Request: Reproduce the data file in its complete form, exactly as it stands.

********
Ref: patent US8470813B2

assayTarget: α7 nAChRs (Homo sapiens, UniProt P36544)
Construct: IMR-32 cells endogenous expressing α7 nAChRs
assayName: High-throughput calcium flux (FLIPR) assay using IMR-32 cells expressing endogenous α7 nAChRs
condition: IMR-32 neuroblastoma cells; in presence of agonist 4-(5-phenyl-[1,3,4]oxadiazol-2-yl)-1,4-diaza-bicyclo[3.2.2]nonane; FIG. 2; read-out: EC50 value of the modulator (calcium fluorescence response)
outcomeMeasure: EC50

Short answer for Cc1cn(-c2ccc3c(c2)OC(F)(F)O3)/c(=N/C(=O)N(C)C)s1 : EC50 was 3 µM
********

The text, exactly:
Ref: patent US8470813B2

assayTarget: α7 nAChRs (Homo sapiens, UniProt P36544)
Construct: IMR-32 cells endogenous expressing α7 nAChRs
assayName: High-throughput calcium flux (FLIPR) assay using IMR-32 cells expressing endogenous α7 nAChRs
condition: IMR-32 neuroblastoma cells; in presence of agonist 4-(5-phenyl-[1,3,4]oxadiazol-2-yl)-1,4-diaza-bicyclo[3.2.2]nonane; FIG. 2; read-out: EC50 value of the modulator (calcium fluorescence response)
outcomeMeasure: EC50

Short answer for Cc1cn(-c2ccc3c(c2)OC(F)(F)O3)/c(=N/C(=O)N(C)C)s1 : EC50 was 3 µM